In lieu of an abstract, here is a brief excerpt of the content:

  • Channel Paddlers:1950s Irish Drama on the British Airwaves
  • Emily C. Bloom (bio)

Critics have frequently characterized postwar Irish drama as stuck in a conservative rut, dominated by kitchen-sink dramas and peasant plays whose aesthetic rested to a large degree on claims to local authenticity. D.E.S. Maxwell, for example, describes the plays of M. J. Molloy as “circumscribed by an intense localism which he never makes more widely comprehensible” (145). Maxwell thus brands Molloy “the least exportable of modern playwrights” (145). This critique, however, fails to account for the ways in which plays such as Molloy’s were actually highly mobile, reaching listeners across the radio airwaves of the 1950s. Works by Molloy and his contemporary Padraic Fallon not only fed tastes for works with local flavor but also proved surprisingly radiogenic for a dispersed listenership. James F. English has shed light on the role of metropolitan institutions in creating a literary marketplace for works from the peripheries. Such institutions, according to English, engaged in a “conscious strategy aimed at honoring writers of world literature who could nonetheless and simultaneously be identified with local roots or sites of production, and indeed whose place within world literature was a function of their particular relationship to those local roots” (303). Focusing on the 1950s, Peter Kalliney describes how literature from Britain’s former colonies became particularly attractive in a climate of increased pessimism about the future of metropolitan culture, and he highlights the role of the British Broadcasting Corporation (BBC) in promoting this work. By broadcasting dramatic works that demonstrated “intense localism,” the BBC played a major role in changing the audience for such drama, including an abundance of works from its nearest and only partially emancipated neighbor. The prevalence of Irish plays on the BBC challenges conventional narratives about [End Page 45] the insularity of 1950s Irish drama and allows for an increasingly transnational perspective on Ireland’s “provincial” playwrights.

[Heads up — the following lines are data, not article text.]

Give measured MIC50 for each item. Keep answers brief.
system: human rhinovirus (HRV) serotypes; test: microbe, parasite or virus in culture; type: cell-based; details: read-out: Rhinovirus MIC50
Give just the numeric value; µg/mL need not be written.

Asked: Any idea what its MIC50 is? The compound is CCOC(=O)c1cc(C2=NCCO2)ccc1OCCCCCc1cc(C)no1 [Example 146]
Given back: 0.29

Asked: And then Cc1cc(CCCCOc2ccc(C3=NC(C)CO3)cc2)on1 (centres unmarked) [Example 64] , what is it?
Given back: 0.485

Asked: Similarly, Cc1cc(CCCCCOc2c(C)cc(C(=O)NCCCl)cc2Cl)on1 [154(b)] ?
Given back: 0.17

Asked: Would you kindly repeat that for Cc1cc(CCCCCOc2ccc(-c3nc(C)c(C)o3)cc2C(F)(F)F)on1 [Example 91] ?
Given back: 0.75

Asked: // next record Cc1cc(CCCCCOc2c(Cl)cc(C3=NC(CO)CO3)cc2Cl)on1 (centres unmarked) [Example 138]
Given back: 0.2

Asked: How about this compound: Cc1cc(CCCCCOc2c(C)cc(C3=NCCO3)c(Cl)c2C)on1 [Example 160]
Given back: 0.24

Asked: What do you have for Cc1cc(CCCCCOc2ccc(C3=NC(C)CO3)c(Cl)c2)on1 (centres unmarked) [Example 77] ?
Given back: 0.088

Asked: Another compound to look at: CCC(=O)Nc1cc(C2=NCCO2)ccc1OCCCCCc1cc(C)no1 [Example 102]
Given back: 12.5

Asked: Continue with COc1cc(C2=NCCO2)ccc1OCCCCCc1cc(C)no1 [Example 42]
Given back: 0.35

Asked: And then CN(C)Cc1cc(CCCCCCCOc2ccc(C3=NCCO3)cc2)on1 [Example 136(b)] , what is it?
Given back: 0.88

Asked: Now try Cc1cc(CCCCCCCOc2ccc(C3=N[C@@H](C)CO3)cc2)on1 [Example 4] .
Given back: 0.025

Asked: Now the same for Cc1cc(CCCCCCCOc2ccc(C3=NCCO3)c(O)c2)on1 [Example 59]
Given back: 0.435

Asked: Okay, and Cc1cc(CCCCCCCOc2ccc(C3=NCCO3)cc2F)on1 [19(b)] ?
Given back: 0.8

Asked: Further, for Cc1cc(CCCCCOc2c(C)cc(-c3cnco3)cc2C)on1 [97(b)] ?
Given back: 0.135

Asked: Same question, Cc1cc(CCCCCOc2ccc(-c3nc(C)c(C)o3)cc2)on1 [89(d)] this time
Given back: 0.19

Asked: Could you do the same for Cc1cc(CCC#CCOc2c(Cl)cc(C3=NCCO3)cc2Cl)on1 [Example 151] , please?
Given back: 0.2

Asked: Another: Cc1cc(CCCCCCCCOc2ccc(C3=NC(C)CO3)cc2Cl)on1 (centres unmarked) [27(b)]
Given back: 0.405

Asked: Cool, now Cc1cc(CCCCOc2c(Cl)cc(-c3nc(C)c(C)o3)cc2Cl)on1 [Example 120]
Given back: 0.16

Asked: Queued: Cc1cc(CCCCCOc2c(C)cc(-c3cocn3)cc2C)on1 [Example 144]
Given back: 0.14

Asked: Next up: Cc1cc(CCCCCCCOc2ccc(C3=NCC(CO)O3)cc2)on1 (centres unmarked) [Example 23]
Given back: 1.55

This essay focuses on the BBC productions of two Irish plays with emphatically local settings, themes, and dialect—an adaptation of Molloy’s stage play The Paddy Pedlar (broadcast on 13 June 1956) and Fallon’s original radio play Steeple Jerkin (broadcast on 11 June 1954). Before their BBC productions The Paddy Pedlar was first put on by the Ballina Players, an amateur regional-theater company, in 1952, and Steeple Jerkin was originally broadcast by Radio Éireann (RÉ) on 6 June 1954—just a week earlier than the British broadcast.1 While the radio productions are not available in sound recordings, archival material such as scripts, memos, correspondence, and audience feedback held in the BBC archives at Caversham brings out the multivalent nature of Anglo-Irish cultural relations at midcentury. While national broadcasting services such as the BBC and RÉ often framed their work within the bounds of national ideologies, they also allowed for the circulation of information across national borders on an unprecedented scale. Michele Hilmes describes the “inherent transnationalism of broadcasting’s cultural economy: constituted by both the demands of the nation and the equally compelling impulse to go beyond, to provide a conduit to speak to other nations, and to let other influences stream into the national space” (2). This is especially true for countries in such close proximity to—and within wireless range of—each other, as was the case for Britain and Ireland. According to Christopher Morash, radio’s transnational networks generated “new, competing senses of Irishness that were no longer bounded by the coastline of the island” (130). Morash’s description of “competing senses of Irishness” not only involves an increasingly global identity but also suggests that radio could also prompt a reconsideration of the meaning of “the local” in an electronic age. Matthew Hart describes literary culture in the 1950s as “half obsessed with folk identity, half drunk on the refined spirits of global modernity” (14–15). BBC productions in the period fit this description, pushing forward works with local flavor while also establishing a global network that would redefine the literary marketplace. [End Page 46]

The close proximity of Ireland and England meant that they shared listeners, producers, and writers, and that Irish programming came to play a significant...


Additional Information

Print ISSN
pp. 45-65
Launched on MUSE
Open Access
Back To Top

This website uses cookies to ensure you get the best experience on our website. Without cookies your experience may not be seamless.